The aims of vaccination payment systems include:
- Ensuring maximum uptake of vaccines within target groups (by providing appropriate incentives to service providers)
- Equity for patients
- Fairness for service providers
Various approaches are possible. They include:
Practitioners are paid a capitation fee, and expected to do vaccinate their patients according to the policy.
Pros - simple to administer. Cons - provides no incentive to vaccinate "hard to reach" patients.
This system is not generally used in the UK; although children who are not vaccinated by the appropriate age may not count towards a target payment, and so in a sense this is the situation for such children.
Item of service payments
Prior to the 1989 "New GP contract" this is how most vaccinations were paid for by the NHS.
This method is still used for certain vaccines, e.g. influenza and pneumococcal vaccination of patients in target groups (as a "Directed Enhanced Service" (DES)).
In 1989 childhood vaccination payments to GPs moved from being based on an item of service arrangement, to one based on the proportion of the eligible patients in the pratice who were vaccinated, so that practices get a capitation-based payment if they achieve a lower target, and a considerably higher payment if they achieve a higher target. When this system was adopted around 1990 vaccination uptake rose, partly due to this, and partly as computerisation of records made tracking easier. For some time afterwards many advertisement for GP posts (possibly most, certainly of the more adverts for desirable practices) would state "all vaccination targets reached". The problems with this approach include:
- That when there is a scare, and uptake falls, practices may feel under pressure - and put parents under pressure - to vaccinate the very small number of children that will make the difference to the target level achieved;
- That anti-vaccinationists are able to use this to claim that GPs are only trying to get children vaccinated for mercenary financial reasons; and
- That if the target is going to be disproportionately difficult to reach, the practice may not bother trying to do so.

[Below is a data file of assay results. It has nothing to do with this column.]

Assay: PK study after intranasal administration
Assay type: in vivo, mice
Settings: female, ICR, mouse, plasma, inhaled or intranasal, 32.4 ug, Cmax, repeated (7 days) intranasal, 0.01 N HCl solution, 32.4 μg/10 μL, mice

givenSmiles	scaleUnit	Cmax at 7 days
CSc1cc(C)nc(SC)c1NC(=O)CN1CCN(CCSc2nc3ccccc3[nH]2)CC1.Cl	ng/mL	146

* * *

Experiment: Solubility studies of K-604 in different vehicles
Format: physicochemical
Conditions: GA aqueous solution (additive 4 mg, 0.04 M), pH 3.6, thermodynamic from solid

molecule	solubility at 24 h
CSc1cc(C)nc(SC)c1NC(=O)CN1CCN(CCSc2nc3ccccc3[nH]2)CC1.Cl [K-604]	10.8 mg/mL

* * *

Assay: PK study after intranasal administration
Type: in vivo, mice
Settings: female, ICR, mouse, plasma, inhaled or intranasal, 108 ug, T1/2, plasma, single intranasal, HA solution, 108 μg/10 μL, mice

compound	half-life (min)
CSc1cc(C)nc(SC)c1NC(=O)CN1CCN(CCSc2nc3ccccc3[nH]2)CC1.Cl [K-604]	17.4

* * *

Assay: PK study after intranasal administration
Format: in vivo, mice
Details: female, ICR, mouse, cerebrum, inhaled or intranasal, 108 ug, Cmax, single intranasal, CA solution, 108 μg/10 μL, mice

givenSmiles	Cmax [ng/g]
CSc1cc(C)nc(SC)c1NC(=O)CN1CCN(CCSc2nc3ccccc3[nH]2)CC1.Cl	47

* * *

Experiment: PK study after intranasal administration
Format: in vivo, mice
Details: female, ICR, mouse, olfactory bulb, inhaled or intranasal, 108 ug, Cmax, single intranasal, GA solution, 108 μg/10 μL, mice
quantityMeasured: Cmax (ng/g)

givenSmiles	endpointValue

Other payment approaches
Ganfyd contributors might have other ideas as to how best to ensure maximal uptake, equity, and fair payment.
Graduated item of service payments
One suggestion is a graduated item of service payment, an attempt to combine the virtues of target payments and item of service payments. For example:
- For vaccinating the first 49% of the practice the practice might be paid 1/10 of the maximum fee for each jab given.
- For the number of jabs given that make up 50-67% of the practice the practice might be paid 2/10 of the maximum fee for each jab given.
- For the number of jabs given that make up 70-79% of the practice the practice might be paid 4/10 of the maximum fee for each jab given.
- For the number of jabs given that make up 80-89% of the practice the practice might be paid 6/10 of the maximum fee for each jab given.
- For the number of jabs given that make up 90-94% of the practice the practice might be paid 8/10 of the maximum fee for each jab given.
- For the number of jabs given that make up 95-100% of the practice the practice might be paid the full maximum fee for each jab given.
50-70% of the target group will probably come very happily for their jabs; but that each percentage point increase in uptake gets harder as the level you start from rises...
(It might also make sense to decrease the amount paid per vaccination once the proportion of the practice population needed to provide herd immunity has been vaccinated.)
The rules about what is available on the NHS
The rules used to be described in the Statement of Fees and Allowances, widely referred to as the Red Book (as it came in a red ring binder, which allowed sections to be updated individually).
The current equivalent appears, in England at least to be the Statement of Financial Entitlements (SFE). See Primary Medical Care (England): financial entitlements for more information.